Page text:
“Being able to directly date archaeological pots is one of the “Holy Grails” of archaeology. This new method is based on an idea I had going back more than 20 years and it is now allowing the community to better understand key archaeological sites across the world. We made several earlier attempts to get the method right, but it wasn’t until we established our own radiocarbon facility in Bristol that we cracked it. There’s a particular beauty in the way these new technologies came together to make this important work possible and now archaeological questions that are currently very difficult to resolve could be answered.”

    The trick was isolating individual fat compounds from food residues, perhaps left by cooking meat or milk, protected within the pores of prehistoric cooking pots. The team brought together the latest high resolution nuclear magnetic resonance spectroscopy and mass spectrometry technologies to design a new way of isolating the fatty acids and checking they were pure enough for accurate dating.

    The team then had to show that the new approach gave dates as accurate as those given by materials commonly dated in archaeology, such as bones, seeds and wood. To do this the team looked at fat extracts from ancient pottery at a range of key sites in Britain, Europe and Africa with already precise dating which were up to 8,000 years old.

    From the famous Sweet Track site in Somerset and several sites in the Alsace region of France, to the World Heritage site of Çatalhöyük in central Turkey and the famous rock shelter site of Takarkori in Saharan Africa, the new method was proven to date sites incredibly accurately, even to within a human life span.

    Professor Alex Bayliss, Head of Scientific Dating at Historic England, who undertook the statistical analyses, added: “It is very difficult to overstate the importance of this advance to the archaeological community. Pottery typology is the most widely used dating technique in the discipline, and so the opportunity to place different kinds of pottery in calendar time much more securely will be of great practical significance.”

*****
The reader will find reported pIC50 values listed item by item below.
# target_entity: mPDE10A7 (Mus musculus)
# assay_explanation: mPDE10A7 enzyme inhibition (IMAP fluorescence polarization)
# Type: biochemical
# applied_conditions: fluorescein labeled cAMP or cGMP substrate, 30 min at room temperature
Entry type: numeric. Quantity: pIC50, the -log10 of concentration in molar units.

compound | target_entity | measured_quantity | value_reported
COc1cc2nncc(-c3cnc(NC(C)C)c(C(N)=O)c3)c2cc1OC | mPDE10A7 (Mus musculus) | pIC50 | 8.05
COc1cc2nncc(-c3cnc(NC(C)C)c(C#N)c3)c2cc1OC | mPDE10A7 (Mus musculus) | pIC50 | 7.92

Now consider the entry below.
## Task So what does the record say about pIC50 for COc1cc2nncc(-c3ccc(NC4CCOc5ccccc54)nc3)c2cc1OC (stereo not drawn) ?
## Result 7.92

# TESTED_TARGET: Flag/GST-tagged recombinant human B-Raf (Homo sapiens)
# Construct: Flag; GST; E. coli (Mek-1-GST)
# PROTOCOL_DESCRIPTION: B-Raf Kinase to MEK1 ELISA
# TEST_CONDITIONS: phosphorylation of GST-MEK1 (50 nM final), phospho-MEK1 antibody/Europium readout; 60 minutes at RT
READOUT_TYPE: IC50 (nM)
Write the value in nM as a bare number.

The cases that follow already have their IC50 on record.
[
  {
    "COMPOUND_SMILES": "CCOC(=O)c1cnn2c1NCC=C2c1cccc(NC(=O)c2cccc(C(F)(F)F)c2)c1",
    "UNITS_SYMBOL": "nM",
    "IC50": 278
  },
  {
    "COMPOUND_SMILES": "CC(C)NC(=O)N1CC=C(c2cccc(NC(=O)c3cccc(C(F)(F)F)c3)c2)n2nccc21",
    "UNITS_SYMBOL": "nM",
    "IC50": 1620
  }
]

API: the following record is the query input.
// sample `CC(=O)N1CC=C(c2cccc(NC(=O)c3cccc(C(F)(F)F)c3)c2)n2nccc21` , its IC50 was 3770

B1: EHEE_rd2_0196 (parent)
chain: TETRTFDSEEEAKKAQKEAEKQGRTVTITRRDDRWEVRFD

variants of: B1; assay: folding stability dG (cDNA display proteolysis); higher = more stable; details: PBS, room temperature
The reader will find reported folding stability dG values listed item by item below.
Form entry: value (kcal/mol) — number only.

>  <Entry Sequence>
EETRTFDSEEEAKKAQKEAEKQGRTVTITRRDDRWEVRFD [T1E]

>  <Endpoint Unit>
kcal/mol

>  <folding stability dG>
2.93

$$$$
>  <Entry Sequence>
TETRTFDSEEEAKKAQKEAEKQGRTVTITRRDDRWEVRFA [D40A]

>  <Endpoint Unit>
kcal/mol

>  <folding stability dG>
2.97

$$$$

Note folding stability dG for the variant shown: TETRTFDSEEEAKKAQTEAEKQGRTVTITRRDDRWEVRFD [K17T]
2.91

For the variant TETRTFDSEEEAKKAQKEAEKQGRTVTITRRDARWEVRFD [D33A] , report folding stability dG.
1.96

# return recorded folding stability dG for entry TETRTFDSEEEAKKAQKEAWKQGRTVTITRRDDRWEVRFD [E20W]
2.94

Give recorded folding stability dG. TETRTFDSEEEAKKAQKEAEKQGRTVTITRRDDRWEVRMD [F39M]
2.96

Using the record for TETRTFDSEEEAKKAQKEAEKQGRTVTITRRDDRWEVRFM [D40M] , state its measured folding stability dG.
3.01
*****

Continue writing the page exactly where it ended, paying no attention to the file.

In London, England, the new dating method has been used on a remarkable collection of pottery found in Shoreditch, thought to be the most significant group of Early Neolithic pottery ever found in the capital. The extraordinary trove, comprising 436 fragments from at least 24 separate vessels weighing nearly 6.5 kilos in total, was discovered by archaeologists from MOLA (Museum of London Archaeology).

    The site appeared to date from the time when the first farmers came to Britain but accurately dating it was difficult until the Bristol team, using their new dating method on traces of milk fats extracted from the pots, showed the pottery was 5,500 years old. The team were able to date the pottery collection to a window of just 138 years, to around 3600BC.

    The results indicate that around 5600 years ago the area around what is now Shoreditch High Street was used by established farmers who ate cow, sheep or goat dairy products as a central part of their diet. These people were likely to have been linked to the migrant groups who were the first to introduce farming to Britain from Continental Europe around 4000 BC – just 400 years earlier. Jon Cotton, a consultant prehistorian working for MOLA, said:

    “This remarkable collection helps to fill a critical gap in London’s prehistory. Archaeological evidence for the period after farming arrived in Britain rarely survives in the capital, let alone still in-situ. This is the strongest evidence yet that people in the area later occupied by the city and its immediate hinterland were living a less mobile, farming-based lifestyle during the Early Neolithic period.”

    The results from this site are a prime example of where pottery survives in circumstances that other organic materials do not, so using this revolutionary new method will unlock important information about our prehistoric past.